Not the usual way a tale of horror would start, but here we are. It was a beautiful October day, and I had errands to run. My folks had left to meet my sibling for lunch, and I needed to get my car inspected and a tire, that was getting light on the tread, replaced.


The girls were loose, and the dogs were out in the yard with them. Everyone was getting along so well and it was such a fantastic day, I decided to leave them all out there together. What could go wrong?

What,  indeed.


I come home, and go out back and check on everyone. Everything seemed fine, until I checked my plants.  One plant was bare, and another… and another… AND ANOTHER.  Four of the five pepper plants were stripped of all their fruits. A total of about 15 peppers missing.


What happened? I go inside and ask my folks if they happened to harvest the plants. They looked at me like I had three heads. “No. Why would we mess with your plants? ”


So, I go back outside.


Only one plant escaped the heist. Only 6 peppers of the nearly two dozen that were ripening  remain.


Then I saw the blood trail. It started near my pepper plants, small drops looking like a dog foot, and ended with big, splashy splotches near the back door. All were spaced about three feet apart. The entry mat was covered in blood, but no fur, no body.

I checked Sampson. No blood anywhere or wounds. My folks checked their dog with the same results. I checked the girls. They were also unharmed.

My father was intrigued.  Checking his workshop for anything missing. We thought we found blood on the workshop floor. No tools missing, but this prompted a call to the local police.

I am going to add here that we would not have called the police but for the fact we thought someone had broken into the workshop. I am not one to waste law enforcement’ precious time for $40 worth of peppers.


Once the officer arrived, he began to search the yard for clues. Cookie wasn’t having this strange human in her yard. She stalked him everywhere, cussing up a storm.  I had to carry her to keep her from harassing the poor man, who was just trying to solve the mystery of the missing peppers,and the bloody workshop.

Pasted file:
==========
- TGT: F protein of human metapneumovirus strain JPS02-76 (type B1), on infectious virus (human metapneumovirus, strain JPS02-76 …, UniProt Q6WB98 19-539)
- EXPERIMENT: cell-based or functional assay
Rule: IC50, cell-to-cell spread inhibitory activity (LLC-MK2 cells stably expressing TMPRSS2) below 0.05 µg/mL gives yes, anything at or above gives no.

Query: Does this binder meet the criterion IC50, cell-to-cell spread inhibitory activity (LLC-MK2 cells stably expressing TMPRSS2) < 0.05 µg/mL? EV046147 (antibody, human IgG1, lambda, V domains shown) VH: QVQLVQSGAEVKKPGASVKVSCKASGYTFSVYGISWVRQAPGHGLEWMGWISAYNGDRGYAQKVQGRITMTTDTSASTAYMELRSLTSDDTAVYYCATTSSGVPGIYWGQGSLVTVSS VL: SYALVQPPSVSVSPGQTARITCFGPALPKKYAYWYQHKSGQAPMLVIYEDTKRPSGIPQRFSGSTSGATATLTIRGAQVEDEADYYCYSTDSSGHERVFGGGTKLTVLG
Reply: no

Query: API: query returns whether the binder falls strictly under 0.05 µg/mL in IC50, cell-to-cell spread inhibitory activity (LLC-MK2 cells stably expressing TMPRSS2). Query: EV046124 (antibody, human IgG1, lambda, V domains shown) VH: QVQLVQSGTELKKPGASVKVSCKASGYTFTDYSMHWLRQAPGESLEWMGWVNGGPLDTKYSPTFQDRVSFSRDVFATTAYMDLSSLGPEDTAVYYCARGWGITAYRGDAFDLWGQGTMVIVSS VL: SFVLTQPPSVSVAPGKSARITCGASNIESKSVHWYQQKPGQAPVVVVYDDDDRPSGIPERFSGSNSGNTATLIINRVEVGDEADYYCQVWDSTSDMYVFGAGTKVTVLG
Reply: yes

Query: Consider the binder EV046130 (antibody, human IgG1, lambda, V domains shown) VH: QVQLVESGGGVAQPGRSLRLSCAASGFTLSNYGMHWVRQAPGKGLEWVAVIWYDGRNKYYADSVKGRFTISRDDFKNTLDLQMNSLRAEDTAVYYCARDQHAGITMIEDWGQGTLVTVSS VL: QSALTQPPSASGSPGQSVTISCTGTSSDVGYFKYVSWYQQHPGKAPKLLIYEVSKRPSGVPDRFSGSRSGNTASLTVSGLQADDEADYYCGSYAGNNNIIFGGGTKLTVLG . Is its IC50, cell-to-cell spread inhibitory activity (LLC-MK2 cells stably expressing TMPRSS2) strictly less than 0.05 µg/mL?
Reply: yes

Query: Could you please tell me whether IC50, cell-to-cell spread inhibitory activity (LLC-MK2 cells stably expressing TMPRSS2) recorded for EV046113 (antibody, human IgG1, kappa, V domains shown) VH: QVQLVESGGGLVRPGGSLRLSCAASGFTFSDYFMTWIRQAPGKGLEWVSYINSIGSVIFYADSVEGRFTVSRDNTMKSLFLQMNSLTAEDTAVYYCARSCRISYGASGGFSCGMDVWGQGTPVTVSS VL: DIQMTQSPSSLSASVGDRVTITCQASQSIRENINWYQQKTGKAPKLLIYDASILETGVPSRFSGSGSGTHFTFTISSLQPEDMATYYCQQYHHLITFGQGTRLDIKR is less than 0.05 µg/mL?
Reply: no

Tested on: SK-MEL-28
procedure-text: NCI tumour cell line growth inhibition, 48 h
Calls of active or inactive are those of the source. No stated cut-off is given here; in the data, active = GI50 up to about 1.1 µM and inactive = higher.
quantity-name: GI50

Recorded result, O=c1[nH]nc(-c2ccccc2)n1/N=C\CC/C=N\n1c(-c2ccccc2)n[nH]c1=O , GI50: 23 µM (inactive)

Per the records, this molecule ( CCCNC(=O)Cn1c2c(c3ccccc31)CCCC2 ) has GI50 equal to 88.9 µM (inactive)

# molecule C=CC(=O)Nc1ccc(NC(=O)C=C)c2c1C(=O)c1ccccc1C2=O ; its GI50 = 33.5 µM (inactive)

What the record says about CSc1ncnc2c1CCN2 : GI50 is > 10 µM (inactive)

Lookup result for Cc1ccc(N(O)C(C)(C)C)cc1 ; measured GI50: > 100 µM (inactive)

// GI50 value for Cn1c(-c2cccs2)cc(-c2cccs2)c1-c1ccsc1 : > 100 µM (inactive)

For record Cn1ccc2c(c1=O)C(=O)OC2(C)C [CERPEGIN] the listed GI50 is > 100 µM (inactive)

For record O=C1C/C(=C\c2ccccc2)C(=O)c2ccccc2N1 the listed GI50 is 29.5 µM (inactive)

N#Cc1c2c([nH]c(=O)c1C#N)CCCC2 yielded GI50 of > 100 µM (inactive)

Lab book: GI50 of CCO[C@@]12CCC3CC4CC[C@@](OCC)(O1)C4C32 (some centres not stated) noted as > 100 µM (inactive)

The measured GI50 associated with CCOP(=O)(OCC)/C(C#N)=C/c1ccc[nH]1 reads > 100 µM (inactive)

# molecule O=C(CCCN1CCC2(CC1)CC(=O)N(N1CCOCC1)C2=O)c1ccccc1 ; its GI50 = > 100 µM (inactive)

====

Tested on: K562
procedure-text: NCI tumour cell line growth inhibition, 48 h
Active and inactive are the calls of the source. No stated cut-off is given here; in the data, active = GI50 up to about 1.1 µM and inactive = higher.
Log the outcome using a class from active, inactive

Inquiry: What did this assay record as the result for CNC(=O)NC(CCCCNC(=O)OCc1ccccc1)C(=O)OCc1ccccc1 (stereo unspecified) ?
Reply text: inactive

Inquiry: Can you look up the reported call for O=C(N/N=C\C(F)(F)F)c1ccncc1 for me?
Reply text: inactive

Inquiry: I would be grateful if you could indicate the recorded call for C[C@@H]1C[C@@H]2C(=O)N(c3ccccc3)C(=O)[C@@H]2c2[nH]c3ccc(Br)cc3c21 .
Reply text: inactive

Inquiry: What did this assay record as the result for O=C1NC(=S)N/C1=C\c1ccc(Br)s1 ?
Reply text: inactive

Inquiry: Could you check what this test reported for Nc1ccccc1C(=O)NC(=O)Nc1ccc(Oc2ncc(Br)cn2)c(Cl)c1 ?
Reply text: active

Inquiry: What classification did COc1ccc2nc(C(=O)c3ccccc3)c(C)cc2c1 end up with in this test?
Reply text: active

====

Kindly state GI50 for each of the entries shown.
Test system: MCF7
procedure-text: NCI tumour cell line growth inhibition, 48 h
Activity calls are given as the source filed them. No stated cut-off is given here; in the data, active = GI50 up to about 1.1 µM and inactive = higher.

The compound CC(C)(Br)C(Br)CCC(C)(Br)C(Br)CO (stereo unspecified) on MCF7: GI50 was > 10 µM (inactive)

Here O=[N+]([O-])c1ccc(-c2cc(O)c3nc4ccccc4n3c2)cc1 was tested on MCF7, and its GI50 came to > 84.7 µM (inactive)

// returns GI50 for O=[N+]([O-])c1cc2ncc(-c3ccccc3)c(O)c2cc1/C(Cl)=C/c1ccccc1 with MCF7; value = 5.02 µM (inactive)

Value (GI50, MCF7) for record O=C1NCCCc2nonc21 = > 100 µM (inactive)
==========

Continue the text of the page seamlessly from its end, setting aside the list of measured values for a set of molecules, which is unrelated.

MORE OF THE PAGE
Alas, there was no solution. The mystery remains unsolved. We find it strange that so many peppers went missing all at once. The officer also thought the “blood” on the workshop floor may have been another substance,like oil or tar.

I have had garden heists happen before. Once someone stole about 5 ten pound bags of pecans I had gathered from our trees. Another time someone stripped all my tomato plants of their ripe fruit during the night. Yet another time birds plucked all my plants of strawberries. Every time is a disappointment.  To work so hard to bring fresh produce to the table, only to have someone or something steal it away makes me a little frustrated.  This is one of the troubles of gardening, though. It happens.

The officer suggested it might have been a deer. Though it is not unheard of, a deer jumping a six-foot fence, it is unlikely.  That and if the dogs had chased the deer to the back porch,  I am certain it would have been and mess. There was nothing smashed or overturned.

The officer also suggested it could have been a raccoon.  In the middle of the day, though?  Also to steal that many peppers? Last I heard, racoons don’t have pockets.

Maybe it was squirrels.  A very concerted effort by a roving gang of hoodlum squirrels.  It would had to be very organized, as the dogs are very serious about the squirrel patrol. Many a squirrel has nearly lost their life setting foot on the fence.

As of this posting, the last plant has been nearly stripped. Only two peppers remain. I am pretty disappointed at this turn of events. It is too late in the season, now, to hope for more buds to develop. My husband suggested we wrap the remaining plant in chicken wire, and we may. Saving those last two peppers has become as point of honor!

This has given me thoughts of how to better protect my plants next year. I have been scouring Pinterest and the Internet for some good ideas on how to do just that.

Until then, I may just pout a bit over the poached peppers, and plot my revenge on the thief.

For now, the Curious Case of the Capsicum Caper will just remain a mystery.

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Going Back Over October

Meme from

The rains have passed once again, and the weather is back to muggy and warm. October is on the way out, but summertime still tries to linger.

The weather has been cooler; a sign of things to come. It is cool enough for my husband and I to make a trip to our storage to fetch my winter clothes out. By winter clothes I mean closed-toe shoes, long sleeve shirts, a couple light sweaters and a light coat. Winter is a mild season here. Fall is more like “late summer”, with the temperature usually hovering in the  mid-80’s during the day, the  mid-60’s at night. It really is a beautiful time of the year. That is, when it isn’t raining and the mosquitoes aren’t trying to turn us into human juice boxes.


The fall pot garden is really going now. I realize my mistake of planting some of it far too late. I am hopeful we can coax a harvest from it yet, if the warm weather holds. I really need to thin out my seedlings. I am also bad about this. I almost get sad yanking those poor seed babies from the ground after they fought so hard to reach the sun. It must be done, though, or they will choke eachother out, and there will be no radishes or tower lettuce. The mixed greens I am just letting run wild. Picking out the baby greens for eating will be thinning enough.